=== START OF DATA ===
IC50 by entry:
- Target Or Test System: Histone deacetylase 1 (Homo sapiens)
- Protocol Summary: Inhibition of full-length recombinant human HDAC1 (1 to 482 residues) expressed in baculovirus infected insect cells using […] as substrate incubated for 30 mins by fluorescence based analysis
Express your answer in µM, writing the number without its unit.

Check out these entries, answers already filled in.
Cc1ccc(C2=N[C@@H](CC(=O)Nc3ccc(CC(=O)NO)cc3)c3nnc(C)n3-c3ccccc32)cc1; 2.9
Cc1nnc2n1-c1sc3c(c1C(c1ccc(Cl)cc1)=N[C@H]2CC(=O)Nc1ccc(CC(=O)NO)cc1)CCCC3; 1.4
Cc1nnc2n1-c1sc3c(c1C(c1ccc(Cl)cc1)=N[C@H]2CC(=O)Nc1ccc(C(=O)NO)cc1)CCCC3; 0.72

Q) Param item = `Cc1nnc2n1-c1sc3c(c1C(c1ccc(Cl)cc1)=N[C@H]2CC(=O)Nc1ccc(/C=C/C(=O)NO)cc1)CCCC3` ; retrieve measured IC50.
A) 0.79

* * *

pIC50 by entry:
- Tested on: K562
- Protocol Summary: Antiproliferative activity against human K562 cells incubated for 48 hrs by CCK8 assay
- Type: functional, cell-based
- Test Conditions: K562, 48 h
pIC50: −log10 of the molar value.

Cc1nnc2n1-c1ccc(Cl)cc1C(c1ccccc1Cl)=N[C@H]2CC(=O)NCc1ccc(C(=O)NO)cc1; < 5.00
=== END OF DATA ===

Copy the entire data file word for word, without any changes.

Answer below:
IC50 by entry:
- Target Or Test System: Histone deacetylase 1 (Homo sapiens)
- Protocol Summary: Inhibition of full-length recombinant human HDAC1 (1 to 482 residues) expressed in baculovirus infected insect cells using […] as substrate incubated for 30 mins by fluorescence based analysis
Express your answer in µM, writing the number without its unit.

Check out these entries, answers already filled in.
Cc1ccc(C2=N[C@@H](CC(=O)Nc3ccc(CC(=O)NO)cc3)c3nnc(C)n3-c3ccccc32)cc1; 2.9
Cc1nnc2n1-c1sc3c(c1C(c1ccc(Cl)cc1)=N[C@H]2CC(=O)Nc1ccc(CC(=O)NO)cc1)CCCC3; 1.4
Cc1nnc2n1-c1sc3c(c1C(c1ccc(Cl)cc1)=N[C@H]2CC(=O)Nc1ccc(C(=O)NO)cc1)CCCC3; 0.72

Q) Param item = `Cc1nnc2n1-c1sc3c(c1C(c1ccc(Cl)cc1)=N[C@H]2CC(=O)Nc1ccc(/C=C/C(=O)NO)cc1)CCCC3` ; retrieve measured IC50.
A) 0.79

* * *

pIC50 by entry:
- Tested on: K562
- Protocol Summary: Antiproliferative activity against human K562 cells incubated for 48 hrs by CCK8 assay
- Type: functional, cell-based
- Test Conditions: K562, 48 h
pIC50: −log10 of the molar value.

Cc1nnc2n1-c1ccc(Cl)cc1C(c1ccccc1Cl)=N[C@H]2CC(=O)NCc1ccc(C(=O)NO)cc1; < 5.00